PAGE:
That's the basics of AGW theory. There are lots of interesting things to study around the basics, and a lot of them are not well understood yet, but the CO2 hypothesis is over a century old, and all the opponents have produced against it is think-tank sponsored media smears.

  • by TapeCutter (624760) on Monday September 09, 2013 @06:02AM (#44795619) Journal

    Perhaps sea ice extent oscillates between the North and South Poles

    Yes, it's also been noted that the frequency of that (rough) oscillation seems to be synchronised with the seasons, weird huh?

    Seriously, the ice at the two poles behaves in totally different ways. Just pause for a second and think about the geography, Antarctica is a land surrounded by deep oceans and a strong circumpolar ocean current, the Artic is a (relatively) shallow sea surrounded by land. Melting at the south pole INCREASES* the extent of the Antarctic sea ice.

    This is because in Antarctica the majority of the sea ice comes from glacial outflows, this ice breaks up with the mechanical action of the waves and floats away as icebergs. Whatever bergs (or ships) that are still close to the coast in autumn become part of that years sea ice. The mouths of these glaciers are enormous and create permanent ice shelves that are several hundred feet thick.

    These ice shelves are the best indicators that the warming trend is impacting Antarctica [wikipedia.org], we are seeing Antarctic ice shelves that have existed for at least 4kys breaking up disappearing at the rate of roughly one a year for over a decade now.

    OTOH Greenland and the Antarctic peninsula have a lot in common and are both effected by something called Polar Amplification [wikipedia.org], a phenomena predicted by the much maligned climate models BEFORE it was observed in the data. There are a whole bunch of such phenomena that were predicted by models and subsequently observed in the real world, "stratospheric cooling" is another well known example.

    In other words sea ice extent is basically meaningless without some context, What you really want to know for the Artic is sea ice volume. I've been following the subject for over 30yrs and the best estimates of volume that I have seen use data gleaned from cold war sonar maps that were declassified sometime in the last decade. According to those figures Artic sea ice volume is now less than 1/5th of what it was when I was born (1959).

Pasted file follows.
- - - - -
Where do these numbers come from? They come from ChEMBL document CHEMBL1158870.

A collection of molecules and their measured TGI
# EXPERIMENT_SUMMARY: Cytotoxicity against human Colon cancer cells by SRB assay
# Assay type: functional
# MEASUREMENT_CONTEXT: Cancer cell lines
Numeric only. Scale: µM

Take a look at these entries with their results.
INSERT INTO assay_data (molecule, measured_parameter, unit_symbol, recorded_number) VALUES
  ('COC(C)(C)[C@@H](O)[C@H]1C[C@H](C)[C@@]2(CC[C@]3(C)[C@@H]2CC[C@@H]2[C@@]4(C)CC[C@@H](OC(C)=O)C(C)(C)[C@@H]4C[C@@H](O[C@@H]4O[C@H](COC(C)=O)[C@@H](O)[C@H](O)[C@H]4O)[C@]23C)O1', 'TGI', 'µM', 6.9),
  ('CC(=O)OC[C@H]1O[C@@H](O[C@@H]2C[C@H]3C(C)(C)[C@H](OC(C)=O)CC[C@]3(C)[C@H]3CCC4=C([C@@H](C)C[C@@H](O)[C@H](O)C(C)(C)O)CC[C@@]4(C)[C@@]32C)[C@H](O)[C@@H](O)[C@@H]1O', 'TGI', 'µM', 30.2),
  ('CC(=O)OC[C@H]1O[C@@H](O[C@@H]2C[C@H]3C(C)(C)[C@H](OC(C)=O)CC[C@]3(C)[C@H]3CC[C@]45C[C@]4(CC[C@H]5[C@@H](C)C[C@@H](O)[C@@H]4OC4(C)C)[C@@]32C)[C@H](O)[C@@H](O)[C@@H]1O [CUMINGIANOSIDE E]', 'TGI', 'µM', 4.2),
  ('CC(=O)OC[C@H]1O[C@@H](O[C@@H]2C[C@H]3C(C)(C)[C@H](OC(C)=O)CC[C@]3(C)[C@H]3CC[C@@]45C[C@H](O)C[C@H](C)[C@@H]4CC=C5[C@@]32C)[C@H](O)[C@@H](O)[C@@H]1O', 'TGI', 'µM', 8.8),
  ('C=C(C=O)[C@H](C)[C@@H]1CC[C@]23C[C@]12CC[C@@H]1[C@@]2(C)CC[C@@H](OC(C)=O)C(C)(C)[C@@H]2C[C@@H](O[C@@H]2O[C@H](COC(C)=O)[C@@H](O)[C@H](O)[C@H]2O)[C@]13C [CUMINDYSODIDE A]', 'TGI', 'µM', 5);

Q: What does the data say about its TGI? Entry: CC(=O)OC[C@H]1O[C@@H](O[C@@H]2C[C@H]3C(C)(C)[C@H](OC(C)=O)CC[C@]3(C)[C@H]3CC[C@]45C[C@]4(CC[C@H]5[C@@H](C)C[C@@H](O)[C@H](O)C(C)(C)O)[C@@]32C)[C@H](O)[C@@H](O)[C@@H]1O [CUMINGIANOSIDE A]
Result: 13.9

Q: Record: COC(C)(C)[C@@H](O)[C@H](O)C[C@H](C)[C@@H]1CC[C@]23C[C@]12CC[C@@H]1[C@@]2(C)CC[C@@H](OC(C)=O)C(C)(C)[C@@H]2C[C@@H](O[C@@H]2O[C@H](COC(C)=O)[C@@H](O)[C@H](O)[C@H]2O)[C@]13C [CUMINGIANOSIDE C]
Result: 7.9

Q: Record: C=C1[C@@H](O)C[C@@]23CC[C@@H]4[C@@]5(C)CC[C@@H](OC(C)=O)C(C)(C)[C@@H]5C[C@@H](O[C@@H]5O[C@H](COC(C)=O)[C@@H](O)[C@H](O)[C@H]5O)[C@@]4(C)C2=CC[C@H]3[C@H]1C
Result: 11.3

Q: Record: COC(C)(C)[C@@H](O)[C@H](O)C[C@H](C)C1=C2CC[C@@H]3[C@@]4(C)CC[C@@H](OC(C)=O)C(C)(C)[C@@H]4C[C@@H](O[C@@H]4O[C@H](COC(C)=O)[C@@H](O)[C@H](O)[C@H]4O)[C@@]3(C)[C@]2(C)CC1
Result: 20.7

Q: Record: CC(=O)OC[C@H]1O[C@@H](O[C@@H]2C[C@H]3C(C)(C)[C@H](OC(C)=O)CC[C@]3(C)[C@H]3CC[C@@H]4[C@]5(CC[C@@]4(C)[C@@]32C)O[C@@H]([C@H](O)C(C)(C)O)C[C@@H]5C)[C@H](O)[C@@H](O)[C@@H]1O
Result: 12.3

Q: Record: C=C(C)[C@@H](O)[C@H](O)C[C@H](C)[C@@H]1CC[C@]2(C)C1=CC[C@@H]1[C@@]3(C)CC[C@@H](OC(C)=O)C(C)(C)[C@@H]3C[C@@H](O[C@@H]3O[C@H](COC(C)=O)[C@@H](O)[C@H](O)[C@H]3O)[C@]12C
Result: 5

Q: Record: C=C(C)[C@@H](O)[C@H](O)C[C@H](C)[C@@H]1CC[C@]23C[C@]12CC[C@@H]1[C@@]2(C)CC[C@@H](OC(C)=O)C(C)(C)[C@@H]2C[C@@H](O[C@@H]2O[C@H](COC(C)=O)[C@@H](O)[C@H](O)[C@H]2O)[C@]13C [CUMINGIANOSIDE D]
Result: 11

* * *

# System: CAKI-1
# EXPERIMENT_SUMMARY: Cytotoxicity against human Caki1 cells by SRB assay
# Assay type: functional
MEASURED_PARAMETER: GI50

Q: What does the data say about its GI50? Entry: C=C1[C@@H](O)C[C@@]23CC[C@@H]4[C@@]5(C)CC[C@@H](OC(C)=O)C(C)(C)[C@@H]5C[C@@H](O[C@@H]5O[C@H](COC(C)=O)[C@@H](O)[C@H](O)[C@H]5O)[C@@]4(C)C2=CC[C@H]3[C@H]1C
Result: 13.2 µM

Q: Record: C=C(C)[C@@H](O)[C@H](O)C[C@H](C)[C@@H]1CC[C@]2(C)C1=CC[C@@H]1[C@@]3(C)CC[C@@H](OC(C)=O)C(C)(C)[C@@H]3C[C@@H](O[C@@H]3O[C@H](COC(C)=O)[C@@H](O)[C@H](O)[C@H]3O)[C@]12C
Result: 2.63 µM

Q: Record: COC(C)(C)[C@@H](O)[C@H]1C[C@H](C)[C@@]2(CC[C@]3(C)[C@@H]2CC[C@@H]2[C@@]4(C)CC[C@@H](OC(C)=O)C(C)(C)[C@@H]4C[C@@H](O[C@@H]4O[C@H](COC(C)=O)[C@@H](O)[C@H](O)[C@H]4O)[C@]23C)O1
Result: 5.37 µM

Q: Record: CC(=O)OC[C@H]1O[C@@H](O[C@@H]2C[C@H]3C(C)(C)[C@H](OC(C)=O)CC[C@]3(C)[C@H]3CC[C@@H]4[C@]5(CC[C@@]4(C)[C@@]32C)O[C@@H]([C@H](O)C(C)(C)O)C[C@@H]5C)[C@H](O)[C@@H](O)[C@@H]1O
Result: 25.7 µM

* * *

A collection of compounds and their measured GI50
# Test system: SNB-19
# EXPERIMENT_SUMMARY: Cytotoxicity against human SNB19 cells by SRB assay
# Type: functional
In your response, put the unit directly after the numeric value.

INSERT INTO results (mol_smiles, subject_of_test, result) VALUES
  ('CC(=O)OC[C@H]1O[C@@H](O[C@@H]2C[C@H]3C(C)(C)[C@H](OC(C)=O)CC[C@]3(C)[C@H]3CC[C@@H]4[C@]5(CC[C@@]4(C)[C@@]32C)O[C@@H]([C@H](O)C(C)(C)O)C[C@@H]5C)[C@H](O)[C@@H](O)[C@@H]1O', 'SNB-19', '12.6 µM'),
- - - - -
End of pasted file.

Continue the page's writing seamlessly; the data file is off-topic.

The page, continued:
Some (perhaps unwelcome) advise, forget about climate science for now and spend a year or two working on your technical research skills, the best way I know of doing that is to skip church (or some other overrated social club), and spend the time browsing WP and "double checking" the theories and assumptions you hold most dearly. Science is intelligently designed to evolve towards the ideal of "truth" (google "the relativity of wrong" and read it, I can't be bothered to link it). Not only that but for the last couple of centuries the rate of these changes has been increasing over time, Meaning that the older you get the faster it changes, and the more neural archives you will need to update (a personal "theory" that I use to explain my "senior" moments).
    I jumped on the quote above because I first heard it in the mid-90's, I'll concede that on the surface it sounds plausible as it did to me when I first heard it. However as with most of the anti-science "talking points" pushed by a minority group within the FF industry via extremely effective (but surprisingly cheap) professional lobbyists, the theorised "oscillation" soon melts under a skeptical eye. This is why "deniers" don't normally give an alternative explanation. let alone one that stands up to rigor of broader peer-review process. I strongly suggest you use a reputable source [skepticalscience.com] to check out the next climate meme before you infect others with it. As stated in the title your particular meme is #113.

  • by gatzke (2977) on Monday September 09, 2013 @06:31AM (#44795715) Homepage Journal

    Arctic is shrinking and Antarctic is growing. Global mean appears flat to me.

    http://arctic.atmos.uiuc.edu/cryosphere/IMAGES/global.daily.ice.area.withtrend.jpg/ [uiuc.edu]

    I thought we were going to all be killed by global warming hurricanes? Or is that off topic?

  • by Rob Y. (110975) on Monday September 09, 2013 @10:33AM (#44797219)

    It's kind of silly to lay cap and trade on Al Gore's doorstep. Cap and Trade is the 'business-friendly' version of carbon regulation - i.e. the only kind of regulation that stands a chance of passing in today's lobbyist-owned government. I'm sure Gore would tell you a carbon tax would be a more efficient way to reduce consumption - even a revenue neutral one (that distributes the proceeds back to the public). But try proposing a tax as a solution to anything (and calling it a tax). Recipe for gridlock. Anyway, we have gridlock regardless, and cap and trade isn't gonna happen - so why are you railing on about it?

  • by Aonghus142000 (908581) <durin1.mindspring@com> on Monday September 09, 2013 @11:30AM (#44797891) Journal

    Don't know if anyone else noticed this, but here in the Eastern United States, every time Al gives a major speech on global warming, sorry, climate change, sorry, climate chaos, we're in for extremely cold weather.

  • Re:One data point? (Score:4, Informative)

    by LynnwoodRooster (966895) on Monday September 09, 2013 @12:58PM (#44799177) Journal

    Random graphs from random blogs proves your point how?

    More data with sources from Government labs and such [wattsupwiththat.com]. Arctic ice levels are within historical 30 year norms, and antarctic ice is above historical 30 year norms.